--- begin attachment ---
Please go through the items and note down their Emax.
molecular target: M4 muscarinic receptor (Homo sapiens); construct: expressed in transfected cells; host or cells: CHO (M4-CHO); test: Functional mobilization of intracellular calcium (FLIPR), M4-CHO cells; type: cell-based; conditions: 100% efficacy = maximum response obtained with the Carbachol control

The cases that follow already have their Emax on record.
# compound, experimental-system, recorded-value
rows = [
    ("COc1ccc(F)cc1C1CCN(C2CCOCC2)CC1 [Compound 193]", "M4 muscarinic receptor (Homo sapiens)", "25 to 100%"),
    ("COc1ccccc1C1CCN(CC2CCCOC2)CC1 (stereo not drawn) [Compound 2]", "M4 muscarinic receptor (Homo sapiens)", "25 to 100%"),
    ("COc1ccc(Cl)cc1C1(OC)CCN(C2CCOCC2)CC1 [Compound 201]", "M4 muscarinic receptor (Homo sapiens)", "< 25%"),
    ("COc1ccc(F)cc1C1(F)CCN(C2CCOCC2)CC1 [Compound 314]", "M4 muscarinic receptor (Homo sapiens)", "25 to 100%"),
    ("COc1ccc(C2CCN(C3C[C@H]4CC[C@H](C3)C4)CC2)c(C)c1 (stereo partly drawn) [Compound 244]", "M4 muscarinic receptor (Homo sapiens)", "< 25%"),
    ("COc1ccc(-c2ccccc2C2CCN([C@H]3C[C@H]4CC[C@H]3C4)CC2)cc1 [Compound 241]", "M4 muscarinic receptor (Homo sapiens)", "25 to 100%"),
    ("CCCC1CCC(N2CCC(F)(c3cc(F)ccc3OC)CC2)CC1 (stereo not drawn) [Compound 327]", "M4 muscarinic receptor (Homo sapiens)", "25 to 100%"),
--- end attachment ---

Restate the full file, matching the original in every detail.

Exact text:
Please go through the items and note down their Emax.
molecular target: M4 muscarinic receptor (Homo sapiens); construct: expressed in transfected cells; host or cells: CHO (M4-CHO); test: Functional mobilization of intracellular calcium (FLIPR), M4-CHO cells; type: cell-based; conditions: 100% efficacy = maximum response obtained with the Carbachol control

The cases that follow already have their Emax on record.
# compound, experimental-system, recorded-value
rows = [
    ("COc1ccc(F)cc1C1CCN(C2CCOCC2)CC1 [Compound 193]", "M4 muscarinic receptor (Homo sapiens)", "25 to 100%"),
    ("COc1ccccc1C1CCN(CC2CCCOC2)CC1 (stereo not drawn) [Compound 2]", "M4 muscarinic receptor (Homo sapiens)", "25 to 100%"),
    ("COc1ccc(Cl)cc1C1(OC)CCN(C2CCOCC2)CC1 [Compound 201]", "M4 muscarinic receptor (Homo sapiens)", "< 25%"),
    ("COc1ccc(F)cc1C1(F)CCN(C2CCOCC2)CC1 [Compound 314]", "M4 muscarinic receptor (Homo sapiens)", "25 to 100%"),
    ("COc1ccc(C2CCN(C3C[C@H]4CC[C@H](C3)C4)CC2)c(C)c1 (stereo partly drawn) [Compound 244]", "M4 muscarinic receptor (Homo sapiens)", "< 25%"),
    ("COc1ccc(-c2ccccc2C2CCN([C@H]3C[C@H]4CC[C@H]3C4)CC2)cc1 [Compound 241]", "M4 muscarinic receptor (Homo sapiens)", "25 to 100%"),
    ("CCCC1CCC(N2CCC(F)(c3cc(F)ccc3OC)CC2)CC1 (stereo not drawn) [Compound 327]", "M4 muscarinic receptor (Homo sapiens)", "25 to 100%"),